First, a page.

NU's Browne finds calming confidence

October, 8, 2010
10/08/10
5:16
PM CT
[+] EnlargeVince Browne
Jerry Lai/US PresswireVince Browne's maturation has been as noticeable as his stats this season.
EVANSTON, Ill. – Northwestern junior defensive end Vince Browne never could figure out why former Wildcats star and current Chicago Bears rookie Corey Wootton had been so calm on the field.

There were so many reasons not to be relaxed. With the crowd yelling, the offensive linemen lining up inches from you ready to do battle, the incredible speed of the game once the ball was hiked and the necessity to make instant decisions, the adrenaline had always engulfed Browne. But when he looked over at Wootton, he was as cool as could be.

"I didn't understand it at the time, but seeing how relaxed he was out there, he just went out and played," Browne said. "He didn't think too much and made plays."

Now a year later, Browne gets it. He has yet to find the Zen-like zone Wootton possessed on the field, but Browne's Big Ten-leading five sacks and second-best eight tackles for a loss in 2010 show he's moving in that direction.

"[I'm relaxed] more so this year than ever," Browne said.

In the past year, physically not much has changed in Browne. He's still built like a rock at 6-5 and 265 pounds and has the speed to chase people down.

Where's he developed is mentally. Somewhere in the past year, what he was studying on paper and film began to click for him. The offensive formations, what the defense was trying to do, what he needed to read, it all started making sense to him more than it ever had.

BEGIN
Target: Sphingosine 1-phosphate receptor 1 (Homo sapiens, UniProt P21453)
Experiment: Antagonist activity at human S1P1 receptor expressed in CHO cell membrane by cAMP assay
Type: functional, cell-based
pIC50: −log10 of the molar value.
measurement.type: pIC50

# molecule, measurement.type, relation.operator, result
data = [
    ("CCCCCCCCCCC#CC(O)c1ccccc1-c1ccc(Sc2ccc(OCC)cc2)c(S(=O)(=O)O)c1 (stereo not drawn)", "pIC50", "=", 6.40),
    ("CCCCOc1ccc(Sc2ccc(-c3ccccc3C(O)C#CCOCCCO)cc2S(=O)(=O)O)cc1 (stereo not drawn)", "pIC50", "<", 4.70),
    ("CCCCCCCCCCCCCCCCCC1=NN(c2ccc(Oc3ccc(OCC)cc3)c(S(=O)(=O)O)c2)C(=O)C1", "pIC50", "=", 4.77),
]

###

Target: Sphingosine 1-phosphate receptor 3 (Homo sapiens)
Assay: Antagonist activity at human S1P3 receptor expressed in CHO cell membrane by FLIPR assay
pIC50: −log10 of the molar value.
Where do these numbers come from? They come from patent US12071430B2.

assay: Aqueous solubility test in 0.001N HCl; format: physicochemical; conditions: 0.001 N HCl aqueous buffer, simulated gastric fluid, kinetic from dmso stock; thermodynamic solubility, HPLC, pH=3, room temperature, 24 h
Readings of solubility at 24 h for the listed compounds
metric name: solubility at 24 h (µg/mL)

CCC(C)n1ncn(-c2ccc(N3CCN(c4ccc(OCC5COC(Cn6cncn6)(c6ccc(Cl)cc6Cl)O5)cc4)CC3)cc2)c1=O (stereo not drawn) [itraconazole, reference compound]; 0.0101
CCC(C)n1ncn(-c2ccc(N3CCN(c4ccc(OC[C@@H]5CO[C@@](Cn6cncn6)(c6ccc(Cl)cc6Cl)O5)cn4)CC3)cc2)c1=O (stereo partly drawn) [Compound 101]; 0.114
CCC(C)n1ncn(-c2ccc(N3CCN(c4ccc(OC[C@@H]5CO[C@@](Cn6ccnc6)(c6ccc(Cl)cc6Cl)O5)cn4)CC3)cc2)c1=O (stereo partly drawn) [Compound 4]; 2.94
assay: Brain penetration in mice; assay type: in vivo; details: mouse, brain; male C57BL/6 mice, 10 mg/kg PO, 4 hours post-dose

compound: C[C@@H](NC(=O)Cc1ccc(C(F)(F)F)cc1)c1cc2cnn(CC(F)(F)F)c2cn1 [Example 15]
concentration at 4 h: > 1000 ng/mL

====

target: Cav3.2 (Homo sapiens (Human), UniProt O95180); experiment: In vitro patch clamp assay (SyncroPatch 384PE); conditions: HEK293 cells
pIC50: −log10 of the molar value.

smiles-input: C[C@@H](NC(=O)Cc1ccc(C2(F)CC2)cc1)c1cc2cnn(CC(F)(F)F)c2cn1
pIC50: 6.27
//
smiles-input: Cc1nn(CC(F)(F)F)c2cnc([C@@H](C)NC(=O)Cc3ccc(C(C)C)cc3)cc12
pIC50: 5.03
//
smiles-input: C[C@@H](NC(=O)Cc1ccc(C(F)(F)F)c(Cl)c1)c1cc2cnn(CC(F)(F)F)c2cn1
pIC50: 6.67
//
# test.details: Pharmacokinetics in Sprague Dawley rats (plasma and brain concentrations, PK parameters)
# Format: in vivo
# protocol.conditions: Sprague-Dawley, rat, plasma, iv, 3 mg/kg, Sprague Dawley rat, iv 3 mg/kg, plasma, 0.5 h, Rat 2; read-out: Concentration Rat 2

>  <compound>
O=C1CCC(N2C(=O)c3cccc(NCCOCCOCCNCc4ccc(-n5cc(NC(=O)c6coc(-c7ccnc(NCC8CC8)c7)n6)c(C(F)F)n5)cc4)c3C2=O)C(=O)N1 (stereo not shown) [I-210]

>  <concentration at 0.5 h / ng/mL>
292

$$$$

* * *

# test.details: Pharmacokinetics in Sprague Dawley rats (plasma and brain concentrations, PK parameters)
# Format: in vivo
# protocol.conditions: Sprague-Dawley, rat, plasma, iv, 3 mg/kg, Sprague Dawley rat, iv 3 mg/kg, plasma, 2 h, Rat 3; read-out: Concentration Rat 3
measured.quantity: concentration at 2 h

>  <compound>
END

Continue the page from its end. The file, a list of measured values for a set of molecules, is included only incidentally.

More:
Browne had no trouble transferring that knowledge onto the field. He began seeing plays before they unfolded. The game was moving slower for him. He was around the ball quicker than anyone else.

"I just think it's maturing and knowing what I'm doing and being able to read my keys better," said Browne, who had one sack and two tackles for a loss in last week's win over Minnesota. "That helps with every aspect of the game."

And just like that, Browne began to understand how Wootton was able to play so calm. Wootton was so confident in what he could do that he didn't have to worry about the crowd, the offensive linemen or anything else.

Northwestern coach Pat Fitzgerald has seen that transformation in Browne.

"Vince has really become a student of the game," Fitzgerald said. "I think that's helped him out tremendously from the standpoint of understanding what we're trying to do first and then really studying tape and studying his opponents. He's always played with a tremendous motor. He's always played with tremendous effort. I think that's been kind of been his calling card, you can say."

Not that Browne needed any more motivation heading into this season, but he was aware that there were people who were questioning whether Northwestern's defensive line would be the same with Wootton's departure to the NFL.

"I think there was a huge knock on us once Corey graduated," Browne said. "How terrible we were going to be and all this business. We all knew we had guys who could play the game and play at a high level. We went from hearing how terrible we were going to be to how well we're doing thus far. It's not even the midpoint to the season yet. We're going to get a lot better and keep playing hard."

While some may be surprised by Browne's production, Northwestern senior cornerback Justan Vaughn hasn't been.

"Vince Browne is all about football and just trying to do everything it takes to make himself better as a player, whether it's eating right or doing that extra workout that will give him that edge on Saturdays," Vaughn said. "He's always been about that. Him playing well is expected.

"I feel like he's a complete defensive end. He uses his hands really well, and he's pretty strong, and he's pretty quick. Having all those attributes coming off the line makes it's hard for the offensive line to stop him."

Scott Powers is a general reporter for ESPNChicago.com. He is an award-winning journalist and has been reporting on preps, colleges and pros for publications throughout the Midwest since 1997.

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